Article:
On 21 April 2021, the ATO released a draft Practical Compliance Guideline PCG 2021/D3 Imported hybrid mismatch rules – ATO’s compliance approach that describes its compliance approach to the assessment of relative levels of tax compliance risk associated with imported hybrid mismatches addressed by Subdivision 832-H of the Income Tax Assessment Act 1997 (ITAA 1997).
An imported hybrid mismatch applies where interposed entities are placed between the Australian entity that is making the payment and the foreign parent where the secondary tax benefit is created. An imported hybrid mismatch arises where:
- An Australian entity makes a deductible payment to a foreign entity (either directly or via another interposed entity);
- The payment is made within members of the same control group or under a structured arrangement that gave rise to the hybrid mismatch; and
- The foreign entity is a party to an offshore hybrid mismatch.
An offshore hybrid mismatch arises where:
- A hybrid mismatch arises outside Australia;
- The Australian taxpayer is not a party to the offshore hybrid mismatch;
- The Australian hybrid mismatch rules in earlier subdivisions do not apply to the arrangement; and
- There are no hybrid mismatch rules in the foreign countries, or the rules do not prevent this arrangement.
Broadly, this type of mismatch requires an Australian taxpayer to make a payment which gives rise to an Australian income tax deduction. The recipient of the payment is resident in a foreign country. The recipient will generally be assessable on the amount of the payment, and they then make an equivalent payment to another taxpayer who is resident of another country. That payment is deductible in the foreign country of payment. However, that payment, when it is received in the final country, is not subject to tax in that country.
PCG 2021/D3 outlines the compliance obligations and expected level of enquiry undertaken by taxpayers and their controllers in order to identify and assess the expected tax treatment of instruments or entities in foreign counterparty jurisdictions (limited to members of the same Division 832 control group or payments made under a structured arrangement). There is still the ability for taxpayers to mitigate the cost of compliance by endeavouring to eliminate hybrid mismatch arrangements in line with the Commissioner’s compliance approach outlined in PCG 2018/7 Part IVA of the Income Tax Assessment Act 1936 and restructures of hybrid mismatch arrangements.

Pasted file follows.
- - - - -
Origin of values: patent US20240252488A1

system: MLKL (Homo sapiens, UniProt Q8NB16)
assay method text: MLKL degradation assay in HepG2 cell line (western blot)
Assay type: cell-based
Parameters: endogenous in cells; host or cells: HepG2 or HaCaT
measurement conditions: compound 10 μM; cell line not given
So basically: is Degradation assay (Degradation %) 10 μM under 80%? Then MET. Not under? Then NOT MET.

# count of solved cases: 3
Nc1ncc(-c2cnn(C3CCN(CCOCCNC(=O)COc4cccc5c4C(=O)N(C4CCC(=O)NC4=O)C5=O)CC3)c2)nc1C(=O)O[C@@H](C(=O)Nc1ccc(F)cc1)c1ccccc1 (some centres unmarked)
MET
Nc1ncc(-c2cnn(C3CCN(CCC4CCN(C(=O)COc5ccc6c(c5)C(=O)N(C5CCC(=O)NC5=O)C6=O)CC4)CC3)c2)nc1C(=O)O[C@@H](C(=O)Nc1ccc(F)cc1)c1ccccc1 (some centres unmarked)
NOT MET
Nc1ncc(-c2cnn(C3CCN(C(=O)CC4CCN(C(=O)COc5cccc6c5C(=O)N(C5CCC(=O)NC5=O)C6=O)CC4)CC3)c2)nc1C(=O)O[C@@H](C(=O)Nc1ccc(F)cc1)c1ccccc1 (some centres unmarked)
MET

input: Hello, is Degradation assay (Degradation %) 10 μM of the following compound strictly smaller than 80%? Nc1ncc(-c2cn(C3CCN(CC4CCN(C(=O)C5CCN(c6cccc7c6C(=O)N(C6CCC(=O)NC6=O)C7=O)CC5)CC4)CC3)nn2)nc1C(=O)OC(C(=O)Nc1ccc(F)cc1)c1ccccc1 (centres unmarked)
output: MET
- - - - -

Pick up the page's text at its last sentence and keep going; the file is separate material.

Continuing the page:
PCG 2021/D3 contains a framework of eight colour coded risk zones ranging from the white zone (ATO clearance provided – i.e. no risk) through to red (high risk). Self-assessment will be required where a Reportable Tax Position (RTP) schedule is required to be prepared (this generally applies to companies with a stand-alone turnover of greater than $25 million who are also part of an economic group with business turnover greater than $250 million as reported in the Australian entities’ income tax returns). Where a taxpayer’s risk rating is outside of the white zone or blue (low risk) rating, the ATO will be more likely to conduct some form of activity to further test the taxation outcomes of the arrangements.